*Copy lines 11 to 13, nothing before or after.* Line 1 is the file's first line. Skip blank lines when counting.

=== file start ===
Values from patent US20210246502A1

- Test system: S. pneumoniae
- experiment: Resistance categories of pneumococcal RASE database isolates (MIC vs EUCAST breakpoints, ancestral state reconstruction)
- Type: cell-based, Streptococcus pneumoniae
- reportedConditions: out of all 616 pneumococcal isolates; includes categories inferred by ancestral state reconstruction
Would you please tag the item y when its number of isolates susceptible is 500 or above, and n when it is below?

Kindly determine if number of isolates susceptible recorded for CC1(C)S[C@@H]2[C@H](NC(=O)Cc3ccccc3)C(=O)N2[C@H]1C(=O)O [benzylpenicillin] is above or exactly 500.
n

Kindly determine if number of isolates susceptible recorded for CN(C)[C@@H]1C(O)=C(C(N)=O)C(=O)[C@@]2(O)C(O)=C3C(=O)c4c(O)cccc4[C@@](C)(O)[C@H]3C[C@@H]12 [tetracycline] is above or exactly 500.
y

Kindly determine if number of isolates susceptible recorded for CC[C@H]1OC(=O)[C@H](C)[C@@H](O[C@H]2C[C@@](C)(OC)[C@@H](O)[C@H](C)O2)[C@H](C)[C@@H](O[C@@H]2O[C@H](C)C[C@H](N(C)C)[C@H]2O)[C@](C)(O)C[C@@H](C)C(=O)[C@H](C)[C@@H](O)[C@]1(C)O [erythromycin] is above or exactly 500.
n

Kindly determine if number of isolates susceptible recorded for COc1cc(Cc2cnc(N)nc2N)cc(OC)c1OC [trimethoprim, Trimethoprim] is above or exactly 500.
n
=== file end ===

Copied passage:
Kindly determine if number of isolates susceptible recorded for CC[C@H]1OC(=O)[C@H](C)[C@@H](O[C@H]2C[C@@](C)(OC)[C@@H](O)[C@H](C)O2)[C@H](C)[C@@H](O[C@@H]2O[C@H](C)C[C@H](N(C)C)[C@H]2O)[C@](C)(O)C[C@@H](C)C(=O)[C@H](C)[C@@H](O)[C@]1(C)O [erythromycin] is above or exactly 500.
n

Kindly determine if number of isolates susceptible recorded for COc1cc(Cc2cnc(N)nc2N)cc(OC)c1OC [trimethoprim, Trimethoprim] is above or exactly 500.